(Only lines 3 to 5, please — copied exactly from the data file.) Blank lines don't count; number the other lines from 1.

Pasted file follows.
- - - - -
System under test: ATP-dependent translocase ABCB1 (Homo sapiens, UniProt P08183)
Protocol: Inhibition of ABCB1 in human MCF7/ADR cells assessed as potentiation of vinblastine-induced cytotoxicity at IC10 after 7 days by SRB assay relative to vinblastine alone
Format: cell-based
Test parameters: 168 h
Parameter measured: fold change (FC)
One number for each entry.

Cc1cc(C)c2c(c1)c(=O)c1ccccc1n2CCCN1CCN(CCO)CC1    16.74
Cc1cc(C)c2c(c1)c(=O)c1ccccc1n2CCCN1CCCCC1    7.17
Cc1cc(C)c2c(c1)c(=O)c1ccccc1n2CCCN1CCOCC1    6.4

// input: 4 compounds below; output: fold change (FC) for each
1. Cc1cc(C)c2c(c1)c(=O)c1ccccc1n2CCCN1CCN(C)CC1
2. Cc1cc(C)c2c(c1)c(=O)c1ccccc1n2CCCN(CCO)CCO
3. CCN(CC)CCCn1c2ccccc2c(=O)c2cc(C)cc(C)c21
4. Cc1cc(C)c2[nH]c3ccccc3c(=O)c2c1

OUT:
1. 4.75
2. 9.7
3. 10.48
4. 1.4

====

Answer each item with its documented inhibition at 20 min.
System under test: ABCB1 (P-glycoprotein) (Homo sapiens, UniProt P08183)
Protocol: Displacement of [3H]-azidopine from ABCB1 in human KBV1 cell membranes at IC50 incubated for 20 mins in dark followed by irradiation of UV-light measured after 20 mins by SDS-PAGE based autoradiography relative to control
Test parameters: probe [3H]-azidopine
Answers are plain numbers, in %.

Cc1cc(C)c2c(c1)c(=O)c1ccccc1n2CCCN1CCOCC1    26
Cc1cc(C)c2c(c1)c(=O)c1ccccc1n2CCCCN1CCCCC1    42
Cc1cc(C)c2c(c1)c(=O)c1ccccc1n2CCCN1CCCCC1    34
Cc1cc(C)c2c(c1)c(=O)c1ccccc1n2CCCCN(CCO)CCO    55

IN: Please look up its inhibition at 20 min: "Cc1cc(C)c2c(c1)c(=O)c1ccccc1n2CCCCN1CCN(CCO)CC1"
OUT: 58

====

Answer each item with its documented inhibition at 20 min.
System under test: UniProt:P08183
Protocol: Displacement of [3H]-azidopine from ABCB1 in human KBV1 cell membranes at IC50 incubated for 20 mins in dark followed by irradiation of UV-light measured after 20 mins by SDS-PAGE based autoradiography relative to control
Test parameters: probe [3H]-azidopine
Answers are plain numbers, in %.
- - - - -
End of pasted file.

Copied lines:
Format: cell-based
Test parameters: 168 h
Parameter measured: fold change (FC)